As I write this, RRC is just about to release their sample trainer packs. These comprise samples of PowerPoints, textbooks, lesson plans and activities from selected elements. You get a whole element in each case. There are six in total – one element from each taught unit of each diploma qualification (national and international). The E-learning examples are not far behind.
Now we come to element C8. This takes a foray into the world of electricity. Not much has changed in terms of content here – it still covers the hazards of electricity, electrical systems (installation, use), safe working in high voltage systems and, finally portable electrical equipment. Of course electricity has changed rather a lot since the days of Faraday, Maxwell, Tesla and Faraday.
Electricity was famously used by Baron von Frankenstein in a much misunderstood experiment. People at the time were intrigued with the body’s electrical pathways (nerves) and the influence of externally applied electrical currents to ‘bring them back to life’. I say ‘misunderstood’, because, Frankenstein made an honest mistake.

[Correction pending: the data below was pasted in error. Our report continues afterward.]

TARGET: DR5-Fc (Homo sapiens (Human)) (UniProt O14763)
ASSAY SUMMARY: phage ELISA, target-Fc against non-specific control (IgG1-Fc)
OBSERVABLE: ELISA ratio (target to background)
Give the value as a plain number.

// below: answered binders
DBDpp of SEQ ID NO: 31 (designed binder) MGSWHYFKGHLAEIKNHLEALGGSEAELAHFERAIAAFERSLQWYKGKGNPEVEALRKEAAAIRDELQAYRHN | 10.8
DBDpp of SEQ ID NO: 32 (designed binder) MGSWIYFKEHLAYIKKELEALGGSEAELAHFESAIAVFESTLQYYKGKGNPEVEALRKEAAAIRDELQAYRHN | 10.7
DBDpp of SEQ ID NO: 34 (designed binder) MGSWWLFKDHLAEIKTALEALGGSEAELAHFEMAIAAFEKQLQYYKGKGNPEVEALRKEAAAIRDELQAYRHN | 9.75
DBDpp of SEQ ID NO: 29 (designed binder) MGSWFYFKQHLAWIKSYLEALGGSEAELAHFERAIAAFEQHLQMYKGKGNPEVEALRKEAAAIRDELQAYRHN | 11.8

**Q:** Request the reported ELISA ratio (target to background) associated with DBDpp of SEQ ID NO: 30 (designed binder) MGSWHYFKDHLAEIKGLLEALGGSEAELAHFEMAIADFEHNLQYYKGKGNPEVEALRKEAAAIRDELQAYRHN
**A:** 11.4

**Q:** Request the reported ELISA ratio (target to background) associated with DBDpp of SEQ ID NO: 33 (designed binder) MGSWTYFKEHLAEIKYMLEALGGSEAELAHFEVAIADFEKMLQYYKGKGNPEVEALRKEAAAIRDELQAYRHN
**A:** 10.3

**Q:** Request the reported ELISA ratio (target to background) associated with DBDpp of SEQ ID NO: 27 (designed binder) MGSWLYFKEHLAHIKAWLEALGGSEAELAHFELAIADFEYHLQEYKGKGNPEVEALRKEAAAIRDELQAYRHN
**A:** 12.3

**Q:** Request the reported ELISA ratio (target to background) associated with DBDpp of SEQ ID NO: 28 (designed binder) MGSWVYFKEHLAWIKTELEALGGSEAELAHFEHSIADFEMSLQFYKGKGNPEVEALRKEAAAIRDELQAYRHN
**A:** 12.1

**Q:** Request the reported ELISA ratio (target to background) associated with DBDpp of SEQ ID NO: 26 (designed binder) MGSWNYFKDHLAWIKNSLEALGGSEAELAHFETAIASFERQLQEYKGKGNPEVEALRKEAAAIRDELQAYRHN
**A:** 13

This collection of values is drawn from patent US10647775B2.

The history of electricity hasn’t run smoothly – but today we are enlightened and rely on it. That said, mostly, we are dealing with portable electrical appliances. In that, it is probably what most of us handle day to day and, if something goes wrong, are more likely to get an electrical shock from it.
There’s a good deal of mythology in this area. I suspect, you, along with most businesses, often find yourself being called by organisations telling you the law says you need to have all your portable electrical appliances checked and tested every year – oh, and, they just happen to offer that service. Well, turns out, that isn’t true in the UK at least. Instead, the law says maintain them. The guidance on that matter basically says some things don’t need testing at all (or very much), just needing a visual check, and some things needed testing every few years. But portable equipment in very harsh environments might need testing and checking much more frequently, like every 6 months or even more frequently. The sensible approach is that how likely something gets unsafe depends on where it is, what it does and how it gets abused.